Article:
At the same time, Zhao appeared to praise Deng, saying that he remained the country's senior leader and was ultimately responsible for all decisions taken by the government.
``Its a very Chinese way of doing things,'' one diplomat said. ``A mouthful of honey and a dagger in the belly.''
Li appears to have sided with Deng's longtime adversaries, and the people in the streets are demanding his retirement.
This is not how Deng envisioned the end of his career. It is widely believed that he had been planning to gracefully bow out at the height of his power and prestige, having just engineered a major success in international relations, the mending of ties with the Soviet Union.
He did not want to be seen as having been unceremoniously pushed from power by rowdy demonstrators.
Yet, with every passing day, Li's own position becomes more untenable.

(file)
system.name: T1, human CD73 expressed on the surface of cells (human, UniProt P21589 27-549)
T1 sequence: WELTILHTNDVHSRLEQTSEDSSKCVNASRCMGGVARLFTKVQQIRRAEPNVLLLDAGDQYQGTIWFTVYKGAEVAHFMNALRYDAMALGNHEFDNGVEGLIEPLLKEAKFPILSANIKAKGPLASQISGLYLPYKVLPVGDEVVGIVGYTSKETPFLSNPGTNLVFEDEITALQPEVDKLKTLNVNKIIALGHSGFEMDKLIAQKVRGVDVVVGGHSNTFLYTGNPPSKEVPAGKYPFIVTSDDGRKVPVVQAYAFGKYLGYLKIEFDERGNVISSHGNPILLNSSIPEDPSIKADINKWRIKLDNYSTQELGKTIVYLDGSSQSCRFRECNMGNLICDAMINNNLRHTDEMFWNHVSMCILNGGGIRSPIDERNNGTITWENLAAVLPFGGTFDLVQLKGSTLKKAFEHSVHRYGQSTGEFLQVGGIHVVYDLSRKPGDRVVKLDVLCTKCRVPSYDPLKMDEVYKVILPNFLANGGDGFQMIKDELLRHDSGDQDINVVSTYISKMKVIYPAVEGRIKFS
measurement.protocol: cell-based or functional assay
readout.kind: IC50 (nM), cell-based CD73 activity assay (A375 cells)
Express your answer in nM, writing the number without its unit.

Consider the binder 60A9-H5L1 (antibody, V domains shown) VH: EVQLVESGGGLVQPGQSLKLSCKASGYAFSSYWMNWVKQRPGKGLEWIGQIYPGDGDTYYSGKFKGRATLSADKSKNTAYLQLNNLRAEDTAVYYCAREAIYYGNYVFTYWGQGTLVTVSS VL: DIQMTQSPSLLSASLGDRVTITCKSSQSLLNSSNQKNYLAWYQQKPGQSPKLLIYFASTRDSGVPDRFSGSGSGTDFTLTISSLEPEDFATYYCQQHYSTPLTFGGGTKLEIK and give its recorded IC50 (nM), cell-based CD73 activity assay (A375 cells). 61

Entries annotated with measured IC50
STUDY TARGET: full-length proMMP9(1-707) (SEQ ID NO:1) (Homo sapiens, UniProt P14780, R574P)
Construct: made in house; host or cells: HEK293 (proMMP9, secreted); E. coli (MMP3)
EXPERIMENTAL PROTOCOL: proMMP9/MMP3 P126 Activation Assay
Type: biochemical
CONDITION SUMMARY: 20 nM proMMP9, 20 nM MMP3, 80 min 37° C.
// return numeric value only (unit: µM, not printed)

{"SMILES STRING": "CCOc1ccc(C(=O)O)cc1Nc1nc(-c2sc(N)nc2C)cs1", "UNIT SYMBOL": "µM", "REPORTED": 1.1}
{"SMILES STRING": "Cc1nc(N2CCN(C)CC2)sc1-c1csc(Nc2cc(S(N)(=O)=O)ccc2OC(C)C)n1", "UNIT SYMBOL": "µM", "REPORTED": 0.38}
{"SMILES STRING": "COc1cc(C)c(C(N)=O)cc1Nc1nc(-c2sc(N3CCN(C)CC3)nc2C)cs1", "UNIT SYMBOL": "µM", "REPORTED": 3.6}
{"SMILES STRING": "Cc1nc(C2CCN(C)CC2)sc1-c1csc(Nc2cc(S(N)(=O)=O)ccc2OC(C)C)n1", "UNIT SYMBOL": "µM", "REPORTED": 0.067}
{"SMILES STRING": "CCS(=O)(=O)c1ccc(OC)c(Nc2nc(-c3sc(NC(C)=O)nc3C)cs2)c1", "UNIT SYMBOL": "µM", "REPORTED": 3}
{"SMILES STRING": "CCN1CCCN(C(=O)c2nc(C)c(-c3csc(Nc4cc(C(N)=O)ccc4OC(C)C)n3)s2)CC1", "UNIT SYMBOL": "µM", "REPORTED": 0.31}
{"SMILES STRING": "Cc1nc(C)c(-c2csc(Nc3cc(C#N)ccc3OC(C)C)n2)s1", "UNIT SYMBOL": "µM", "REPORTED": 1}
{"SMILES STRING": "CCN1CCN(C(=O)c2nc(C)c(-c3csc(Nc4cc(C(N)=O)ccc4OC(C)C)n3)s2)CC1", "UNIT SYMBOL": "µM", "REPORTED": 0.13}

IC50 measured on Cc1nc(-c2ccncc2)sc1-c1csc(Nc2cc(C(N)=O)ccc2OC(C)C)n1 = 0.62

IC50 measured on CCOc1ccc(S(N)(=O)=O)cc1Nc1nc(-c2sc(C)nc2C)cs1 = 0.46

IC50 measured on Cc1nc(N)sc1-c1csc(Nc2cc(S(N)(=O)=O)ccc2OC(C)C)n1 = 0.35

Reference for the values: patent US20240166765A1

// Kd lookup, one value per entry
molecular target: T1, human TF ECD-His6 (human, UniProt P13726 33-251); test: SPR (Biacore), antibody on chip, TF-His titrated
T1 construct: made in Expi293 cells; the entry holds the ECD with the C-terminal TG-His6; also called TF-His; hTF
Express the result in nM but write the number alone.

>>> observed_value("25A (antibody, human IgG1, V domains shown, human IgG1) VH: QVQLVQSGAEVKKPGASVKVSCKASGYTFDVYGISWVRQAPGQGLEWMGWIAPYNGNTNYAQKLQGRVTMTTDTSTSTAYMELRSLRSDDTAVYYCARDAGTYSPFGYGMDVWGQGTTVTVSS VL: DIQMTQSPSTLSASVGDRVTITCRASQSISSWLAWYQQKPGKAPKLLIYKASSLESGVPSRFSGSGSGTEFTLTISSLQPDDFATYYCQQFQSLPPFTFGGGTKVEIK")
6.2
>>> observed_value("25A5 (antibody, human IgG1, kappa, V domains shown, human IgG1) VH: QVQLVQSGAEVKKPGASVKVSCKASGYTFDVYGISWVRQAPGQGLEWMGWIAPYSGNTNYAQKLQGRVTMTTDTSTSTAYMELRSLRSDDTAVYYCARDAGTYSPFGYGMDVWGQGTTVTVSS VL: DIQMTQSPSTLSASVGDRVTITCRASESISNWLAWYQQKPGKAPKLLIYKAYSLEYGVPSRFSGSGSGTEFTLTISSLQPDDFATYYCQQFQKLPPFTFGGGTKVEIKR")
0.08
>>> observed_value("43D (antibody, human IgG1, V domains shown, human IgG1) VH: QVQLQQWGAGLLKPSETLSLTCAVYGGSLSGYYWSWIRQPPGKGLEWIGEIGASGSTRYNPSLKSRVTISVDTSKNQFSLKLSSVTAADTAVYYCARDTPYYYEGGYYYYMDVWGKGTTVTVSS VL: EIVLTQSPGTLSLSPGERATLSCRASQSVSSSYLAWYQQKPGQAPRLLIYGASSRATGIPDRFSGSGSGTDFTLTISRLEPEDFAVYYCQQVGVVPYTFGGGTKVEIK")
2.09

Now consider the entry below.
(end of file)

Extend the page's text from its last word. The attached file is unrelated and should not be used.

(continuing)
``By announcing strong measures and then not following them up, they have shown themselves as weak,'' says one observer of the men running China's martial law regime. ``They are proving themselves divorced from reality. What they say doesn't match what people see on the street.''
That contradiction, the observer said, may well be directly related to division in the military and the unwillingness of officers to enact the premier's orders.
For the first time, the protesters flooding through Beijing's streets have taken sides in what has become a political struggle for the leadership of this vast nation. The demonstrators are calling Zhao's name, and some analysts say that the man now believed to be under house arrest in the leaders' residential compound may be about to make a miraculous comeback.